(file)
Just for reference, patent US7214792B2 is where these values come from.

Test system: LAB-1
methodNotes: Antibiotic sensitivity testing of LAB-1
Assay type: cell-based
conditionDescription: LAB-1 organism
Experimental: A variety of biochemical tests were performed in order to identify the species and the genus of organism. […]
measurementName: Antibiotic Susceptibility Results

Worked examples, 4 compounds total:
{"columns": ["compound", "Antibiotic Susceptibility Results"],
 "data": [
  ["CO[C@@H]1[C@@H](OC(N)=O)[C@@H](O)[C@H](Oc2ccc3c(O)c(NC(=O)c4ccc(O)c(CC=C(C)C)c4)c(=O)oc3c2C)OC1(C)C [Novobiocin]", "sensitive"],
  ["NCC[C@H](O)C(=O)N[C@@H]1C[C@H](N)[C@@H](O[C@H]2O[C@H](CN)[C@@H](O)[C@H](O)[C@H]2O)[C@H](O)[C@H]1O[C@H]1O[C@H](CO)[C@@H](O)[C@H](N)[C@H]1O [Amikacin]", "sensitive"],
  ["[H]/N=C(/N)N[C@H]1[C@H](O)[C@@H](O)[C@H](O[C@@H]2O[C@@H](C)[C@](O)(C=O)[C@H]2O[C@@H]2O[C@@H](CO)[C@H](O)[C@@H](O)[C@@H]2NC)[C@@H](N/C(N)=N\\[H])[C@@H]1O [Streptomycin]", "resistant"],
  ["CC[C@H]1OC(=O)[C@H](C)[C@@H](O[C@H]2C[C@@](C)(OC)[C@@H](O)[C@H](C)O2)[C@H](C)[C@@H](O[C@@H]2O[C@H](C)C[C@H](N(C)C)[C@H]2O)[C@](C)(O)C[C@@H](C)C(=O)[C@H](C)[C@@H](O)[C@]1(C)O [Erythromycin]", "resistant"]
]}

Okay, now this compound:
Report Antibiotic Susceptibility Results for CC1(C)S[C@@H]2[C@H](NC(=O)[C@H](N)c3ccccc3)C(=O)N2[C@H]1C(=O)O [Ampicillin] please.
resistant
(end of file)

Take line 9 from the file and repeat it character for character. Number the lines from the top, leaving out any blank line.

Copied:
{"columns": ["compound", "Antibiotic Susceptibility Results"],